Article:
Alternative dispute resolution (ADR) is extremely important in the communities of Timor-Leste, with the vast majority of community members preferring to access justice via customary dispute resolution or other forms of mediation and arbitration provided at the community level, rather than resolving their conflicts via the formal justice system.
The purpose of this research was to understand the availability and spread of ADR provision at the community level, the driving factors for community members using different forms of ADR in the country, how this linked with the formal justice system, and the impact of local ADR for women seeking justice. Results indicated various opportunities for improving ADR for women community members. These included a need to clarify legislation, recruit more women mediators, provide more support and training to community mediators so they understand their role, consider extra support for vulnerable parties to a dispute, and various other recommendations.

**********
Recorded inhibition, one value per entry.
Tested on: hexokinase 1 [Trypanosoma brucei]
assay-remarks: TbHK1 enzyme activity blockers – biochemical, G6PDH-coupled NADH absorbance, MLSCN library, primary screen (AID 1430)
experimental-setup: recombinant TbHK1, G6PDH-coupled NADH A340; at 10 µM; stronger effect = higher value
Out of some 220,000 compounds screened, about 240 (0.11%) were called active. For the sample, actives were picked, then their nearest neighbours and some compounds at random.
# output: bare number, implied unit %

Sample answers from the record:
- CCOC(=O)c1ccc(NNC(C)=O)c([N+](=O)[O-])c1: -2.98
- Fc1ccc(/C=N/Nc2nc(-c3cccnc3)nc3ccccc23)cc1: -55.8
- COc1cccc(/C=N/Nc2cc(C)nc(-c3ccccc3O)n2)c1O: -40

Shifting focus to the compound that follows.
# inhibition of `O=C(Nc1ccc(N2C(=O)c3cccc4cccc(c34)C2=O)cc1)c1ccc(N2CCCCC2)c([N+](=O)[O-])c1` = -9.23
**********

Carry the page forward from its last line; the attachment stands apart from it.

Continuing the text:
The fieldwork team spoke with total 66 respondents from the courts, civil society and government, as well as women who had (successfully and unsuccessfully) attempted to have their case resolved via ADR. This included participatory focus group discussions, in which women community members identified and prioritised the most important issues from their perspective in accessing justice via formal and informal mechanisms.
The project was conducted in partnership with UN Women in Timor-Leste, and under the guidance of a technical committee comprising legal experts, government representatives, and civil society stakeholders.
The project was conducted from 2017-2018.